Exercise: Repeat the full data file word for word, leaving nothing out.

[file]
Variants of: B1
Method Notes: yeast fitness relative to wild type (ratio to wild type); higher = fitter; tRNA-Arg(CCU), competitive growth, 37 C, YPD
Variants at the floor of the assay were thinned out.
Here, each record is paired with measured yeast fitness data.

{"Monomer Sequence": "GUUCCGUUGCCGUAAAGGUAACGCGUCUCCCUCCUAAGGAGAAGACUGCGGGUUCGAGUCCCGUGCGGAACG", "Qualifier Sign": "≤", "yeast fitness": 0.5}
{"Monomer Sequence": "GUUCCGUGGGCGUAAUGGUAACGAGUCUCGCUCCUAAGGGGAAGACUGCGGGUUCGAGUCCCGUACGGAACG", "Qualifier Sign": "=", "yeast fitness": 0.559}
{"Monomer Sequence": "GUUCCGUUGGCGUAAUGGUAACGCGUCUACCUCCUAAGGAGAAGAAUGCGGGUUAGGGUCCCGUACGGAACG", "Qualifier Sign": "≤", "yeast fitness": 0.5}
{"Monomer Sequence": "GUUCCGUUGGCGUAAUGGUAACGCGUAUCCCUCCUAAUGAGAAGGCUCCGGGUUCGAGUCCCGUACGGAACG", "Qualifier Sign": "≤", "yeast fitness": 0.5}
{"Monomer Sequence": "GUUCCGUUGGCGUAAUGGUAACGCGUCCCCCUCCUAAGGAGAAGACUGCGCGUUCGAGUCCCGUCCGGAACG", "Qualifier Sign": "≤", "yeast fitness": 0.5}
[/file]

Variants of: B1
Method Notes: yeast fitness relative to wild type (ratio to wild type); higher = fitter; tRNA-Arg(CCU), competitive growth, 37 C, YPD
Variants at the floor of the assay were thinned out.
Here, each record is paired with measured yeast fitness data.

{"Monomer Sequence": "GUUCCGUUGCCGUAAAGGUAACGCGUCUCCCUCCUAAGGAGAAGACUGCGGGUUCGAGUCCCGUGCGGAACG", "Qualifier Sign": "≤", "yeast fitness": 0.5}
{"Monomer Sequence": "GUUCCGUGGGCGUAAUGGUAACGAGUCUCGCUCCUAAGGGGAAGACUGCGGGUUCGAGUCCCGUACGGAACG", "Qualifier Sign": "=", "yeast fitness": 0.559}
{"Monomer Sequence": "GUUCCGUUGGCGUAAUGGUAACGCGUCUACCUCCUAAGGAGAAGAAUGCGGGUUAGGGUCCCGUACGGAACG", "Qualifier Sign": "≤", "yeast fitness": 0.5}
{"Monomer Sequence": "GUUCCGUUGGCGUAAUGGUAACGCGUAUCCCUCCUAAUGAGAAGGCUCCGGGUUCGAGUCCCGUACGGAACG", "Qualifier Sign": "≤", "yeast fitness": 0.5}
{"Monomer Sequence": "GUUCCGUUGGCGUAAUGGUAACGCGUCCCCCUCCUAAGGAGAAGACUGCGCGUUCGAGUCCCGUCCGGAACG", "Qualifier Sign": "≤", "yeast fitness": 0.5}